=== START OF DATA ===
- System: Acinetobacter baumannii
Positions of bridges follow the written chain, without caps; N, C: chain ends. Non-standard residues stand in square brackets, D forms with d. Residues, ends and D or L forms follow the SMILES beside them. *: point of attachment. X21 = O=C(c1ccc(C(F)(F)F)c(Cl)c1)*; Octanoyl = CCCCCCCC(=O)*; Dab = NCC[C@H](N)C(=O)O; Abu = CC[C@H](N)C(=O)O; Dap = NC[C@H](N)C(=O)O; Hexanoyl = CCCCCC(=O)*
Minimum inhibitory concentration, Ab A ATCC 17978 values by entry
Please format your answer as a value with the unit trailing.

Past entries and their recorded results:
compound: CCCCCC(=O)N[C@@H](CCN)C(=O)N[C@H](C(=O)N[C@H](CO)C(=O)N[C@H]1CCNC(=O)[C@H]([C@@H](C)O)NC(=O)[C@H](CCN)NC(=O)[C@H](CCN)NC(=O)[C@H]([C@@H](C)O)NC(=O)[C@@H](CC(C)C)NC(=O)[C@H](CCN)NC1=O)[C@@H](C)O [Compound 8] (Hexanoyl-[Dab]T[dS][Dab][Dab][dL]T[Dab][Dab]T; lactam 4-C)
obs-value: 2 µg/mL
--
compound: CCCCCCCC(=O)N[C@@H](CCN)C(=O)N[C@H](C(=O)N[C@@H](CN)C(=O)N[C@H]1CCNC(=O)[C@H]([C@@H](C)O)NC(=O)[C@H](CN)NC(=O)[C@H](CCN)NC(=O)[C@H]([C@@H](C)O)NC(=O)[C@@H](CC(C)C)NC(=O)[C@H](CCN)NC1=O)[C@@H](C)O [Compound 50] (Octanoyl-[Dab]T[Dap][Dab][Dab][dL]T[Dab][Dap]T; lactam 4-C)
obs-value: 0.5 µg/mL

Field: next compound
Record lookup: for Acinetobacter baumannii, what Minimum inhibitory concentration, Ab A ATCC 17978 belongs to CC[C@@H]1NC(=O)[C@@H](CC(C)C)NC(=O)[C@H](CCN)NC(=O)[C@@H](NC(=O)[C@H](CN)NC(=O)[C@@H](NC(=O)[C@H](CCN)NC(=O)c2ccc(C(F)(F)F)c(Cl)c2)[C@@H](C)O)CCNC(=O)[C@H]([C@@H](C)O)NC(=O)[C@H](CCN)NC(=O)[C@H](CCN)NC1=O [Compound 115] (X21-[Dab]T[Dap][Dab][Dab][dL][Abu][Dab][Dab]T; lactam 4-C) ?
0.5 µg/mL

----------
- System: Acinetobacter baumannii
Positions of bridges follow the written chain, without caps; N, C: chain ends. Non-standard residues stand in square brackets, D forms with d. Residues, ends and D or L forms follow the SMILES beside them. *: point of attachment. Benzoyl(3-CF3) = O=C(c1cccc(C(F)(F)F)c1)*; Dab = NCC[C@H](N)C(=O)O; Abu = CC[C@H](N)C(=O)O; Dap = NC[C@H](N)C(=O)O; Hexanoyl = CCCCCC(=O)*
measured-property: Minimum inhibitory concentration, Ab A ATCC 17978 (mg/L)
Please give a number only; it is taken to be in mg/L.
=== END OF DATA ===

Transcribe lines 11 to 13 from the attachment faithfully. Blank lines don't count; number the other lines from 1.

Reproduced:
Field: next compound
Record lookup: for Acinetobacter baumannii, what Minimum inhibitory concentration, Ab A ATCC 17978 belongs to CC[C@@H]1NC(=O)[C@@H](CC(C)C)NC(=O)[C@H](CCN)NC(=O)[C@@H](NC(=O)[C@H](CN)NC(=O)[C@@H](NC(=O)[C@H](CCN)NC(=O)c2ccc(C(F)(F)F)c(Cl)c2)[C@@H](C)O)CCNC(=O)[C@H]([C@@H](C)O)NC(=O)[C@H](CCN)NC(=O)[C@H](CCN)NC1=O [Compound 115] (X21-[Dab]T[Dap][Dab][Dab][dL][Abu][Dab][Dab]T; lactam 4-C) ?
0.5 µg/mL